Ut det illis hereditátem géntium: * ópera mánuum ejus véritas, et judícium.
That he may give them the inheritance of the Gentiles: the works of his hands are truth and judgment.

Fidélia ómnia mandáta ejus: confirmáta in sæculum sæculi, * facta in veritáte et æquitáte. All his commandments are faithful: confirmed for ever and ever, made in truth and equity.

Redemptiónem misit pópulo suo: * mandávit in ætérnum testaméntum suum.
He has sent redemption to his people: he has commanded his covenant for ever.

Sanctum, et terríbile nomen ejus: * inítium sapiéntiæ timor Dómini.
Holy and terrible is his name: The fear of the Lord is the beginning of wisdom.

Intelléctus bonus ómnibus faciéntibus eum: * laudátio ejus manet in sæculum sæculi.
A good understanding to all that do it: his praise continues for ever and ever.

This is the final part in this series on Psalm 110.  But for a look at the next psalm of Sunday Vespers, click on the link here.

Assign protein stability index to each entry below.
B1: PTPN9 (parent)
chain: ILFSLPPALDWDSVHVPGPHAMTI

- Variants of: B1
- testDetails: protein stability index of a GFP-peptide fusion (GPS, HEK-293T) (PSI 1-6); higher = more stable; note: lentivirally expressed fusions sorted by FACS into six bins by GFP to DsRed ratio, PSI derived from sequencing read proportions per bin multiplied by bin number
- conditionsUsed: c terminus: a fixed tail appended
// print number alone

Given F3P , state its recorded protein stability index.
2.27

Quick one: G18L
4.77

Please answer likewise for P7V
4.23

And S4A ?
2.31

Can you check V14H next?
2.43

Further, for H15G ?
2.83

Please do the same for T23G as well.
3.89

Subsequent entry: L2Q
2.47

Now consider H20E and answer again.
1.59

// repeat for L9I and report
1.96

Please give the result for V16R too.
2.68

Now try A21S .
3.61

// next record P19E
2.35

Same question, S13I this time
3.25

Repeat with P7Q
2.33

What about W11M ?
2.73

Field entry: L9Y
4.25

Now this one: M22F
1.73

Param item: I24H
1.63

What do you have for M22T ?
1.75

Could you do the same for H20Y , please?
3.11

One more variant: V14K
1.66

Sunday, November 18, 2012

Psalm 110 vs 9: Fear of the Lord

Moses and the burning bush, c1450

Verse 9 of Psalm 110 reminds us of the fear and awe we should feel at the divine:

Sanctum, et terríbile nomen ejus: inítium sapiéntiæ timor Dómini.
Holy and terrible is his name: The fear of the Lord is the beginning of wisdom.


Sanctum (holy) et (and) terríbile(terrible) nomen (name) ejus (His)

sanctus, a, um,  holy, holy person
terribilis, terrible, dreadful, fearful. Often used of God and of His works
nomen, mis, n. name; God himself; the perfections of God, His glory, majesty, wisdom, power, goodness,

inítium (the beginning) sapiéntiæ (of wisdom) timor (fear) Dómini (of the Lord) 

initium, ii beginning, commencement.
sapientia, ae, f wisdom.
timor, oris, m. fear; an object of fear.

‘Beginning’ here doesn’t literally mean elementary wisdom, but rather the chief part, basis or foundation of it, hence St Jerome’s from the Hebrew translation uses ‘principium’ instead of initium here.